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Rent or buy a home?

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(from Asheville Metro Economy E-newsletter - January 2005)


Here is a simple calculation to illustrate that buying a home is generally a lot better than renting one, the reason that almost every American buys a home as soon as he or she can afford to buy one. Suppose you rent a house at $1000/month and you pay $12,000/yr rent. As the housing price appreciates an average of ~7% per year (a typical long-term average) and your landlord increases your rent 5% per year, your total rent payment will be $12,600, $13,230, $13,891, $14,586 for the second, third, fourth, and fifth year, respectively, and your total rent payment for five years will be $66,308. If you buy the same house at a price of $160,000 (house price may be roughly estimated as 160 times monthly rent) with a 100% mortgage loan at 6% 30-year fixed interest rate, your mortgage interest, tax, insurance, and home maintenance costs will be about $12,000 per year. Since your interest rate is fixed, your total yearly payment increases only slightly and your total payment for five years will be about $70,000. Your mortgage interest and tax payments are tax-deductible and will save you ~$10,000 taxes in five years depending on your tax brackets. Your house value will increase $60,000 in just 5 years assuming an average yearly appreciation rate of 7%. This will save/earn ~$70,000 in 5 years by buying rather than renting a home. That is an average savings/earnings of ~$1160 every month. Detailed calculations of various situations can be done at: http://realestate.yahoo.com/re/calculators/rent.html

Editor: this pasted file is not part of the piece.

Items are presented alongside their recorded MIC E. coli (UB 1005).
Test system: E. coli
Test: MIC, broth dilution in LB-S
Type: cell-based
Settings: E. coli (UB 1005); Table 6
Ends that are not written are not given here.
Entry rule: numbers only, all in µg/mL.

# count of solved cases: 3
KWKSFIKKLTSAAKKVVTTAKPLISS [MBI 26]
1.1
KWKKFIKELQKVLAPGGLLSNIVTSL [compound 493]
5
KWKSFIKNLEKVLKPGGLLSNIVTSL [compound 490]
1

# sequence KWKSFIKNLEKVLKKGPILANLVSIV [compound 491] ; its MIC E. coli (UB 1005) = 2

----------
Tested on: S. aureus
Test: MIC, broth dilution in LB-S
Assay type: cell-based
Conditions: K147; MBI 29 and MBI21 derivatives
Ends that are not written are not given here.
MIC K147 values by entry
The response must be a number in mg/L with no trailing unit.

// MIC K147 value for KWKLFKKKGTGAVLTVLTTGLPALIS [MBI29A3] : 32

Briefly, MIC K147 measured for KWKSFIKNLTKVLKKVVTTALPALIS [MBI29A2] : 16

Furthermore, owning a home will bring great pride and satisfaction of homeownership and freedom, allowing you to add, modify, or build onto the property as you wish. You will quickly build up home equity and wealth. It will greatly enhance your credit scores, which will lower your automobile and health insurance premiums, lower the costs of any loans you borrow (see www.myfico.com), and bring new opportunities for buying more properties and other businesses in the future.

See an article on how real estate savvy people do not need to pay any tax using all the tax breaks for real estate investment.

Why wait? If you can afford to pay a monthly rent of $700 to $1000, you can generally afford to buy a $140,000 to $200,000 home, even with very little down payment.